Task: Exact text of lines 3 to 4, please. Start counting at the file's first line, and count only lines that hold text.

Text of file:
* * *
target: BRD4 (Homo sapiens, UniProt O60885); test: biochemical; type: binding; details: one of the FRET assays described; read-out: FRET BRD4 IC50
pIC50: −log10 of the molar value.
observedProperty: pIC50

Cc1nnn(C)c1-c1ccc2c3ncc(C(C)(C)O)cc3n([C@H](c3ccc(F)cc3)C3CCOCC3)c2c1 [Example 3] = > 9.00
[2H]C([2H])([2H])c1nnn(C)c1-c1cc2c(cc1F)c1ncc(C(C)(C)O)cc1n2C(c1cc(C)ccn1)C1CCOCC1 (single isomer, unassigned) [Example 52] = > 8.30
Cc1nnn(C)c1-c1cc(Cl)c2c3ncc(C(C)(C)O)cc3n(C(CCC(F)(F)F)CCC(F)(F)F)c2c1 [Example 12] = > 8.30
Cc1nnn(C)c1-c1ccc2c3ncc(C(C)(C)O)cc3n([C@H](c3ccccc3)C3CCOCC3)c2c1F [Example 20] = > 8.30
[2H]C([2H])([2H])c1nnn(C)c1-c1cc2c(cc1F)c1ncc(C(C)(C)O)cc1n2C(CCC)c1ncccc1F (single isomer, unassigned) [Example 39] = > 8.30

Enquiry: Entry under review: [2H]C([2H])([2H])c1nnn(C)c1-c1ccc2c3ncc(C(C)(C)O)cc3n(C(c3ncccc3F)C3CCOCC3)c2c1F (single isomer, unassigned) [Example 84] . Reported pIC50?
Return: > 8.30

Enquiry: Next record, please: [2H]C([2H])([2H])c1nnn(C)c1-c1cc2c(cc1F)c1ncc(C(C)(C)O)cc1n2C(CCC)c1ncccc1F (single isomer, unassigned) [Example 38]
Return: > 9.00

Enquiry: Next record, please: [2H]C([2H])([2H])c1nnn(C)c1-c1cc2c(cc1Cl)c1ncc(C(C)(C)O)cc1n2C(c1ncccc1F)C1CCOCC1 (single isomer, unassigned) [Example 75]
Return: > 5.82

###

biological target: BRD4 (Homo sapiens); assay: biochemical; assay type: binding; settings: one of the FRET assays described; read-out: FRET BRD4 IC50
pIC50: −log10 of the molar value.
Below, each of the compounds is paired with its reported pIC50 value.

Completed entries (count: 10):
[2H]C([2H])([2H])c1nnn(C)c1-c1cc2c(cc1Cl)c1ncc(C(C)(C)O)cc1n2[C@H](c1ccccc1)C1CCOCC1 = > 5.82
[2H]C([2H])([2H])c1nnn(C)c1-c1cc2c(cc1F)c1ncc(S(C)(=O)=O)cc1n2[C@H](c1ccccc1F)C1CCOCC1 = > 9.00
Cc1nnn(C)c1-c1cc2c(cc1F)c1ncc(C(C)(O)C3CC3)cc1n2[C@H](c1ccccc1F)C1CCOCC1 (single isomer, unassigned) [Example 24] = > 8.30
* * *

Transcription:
observedProperty: pIC50

Cc1nnn(C)c1-c1ccc2c3ncc(C(C)(C)O)cc3n([C@H](c3ccc(F)cc3)C3CCOCC3)c2c1 [Example 3] = > 9.00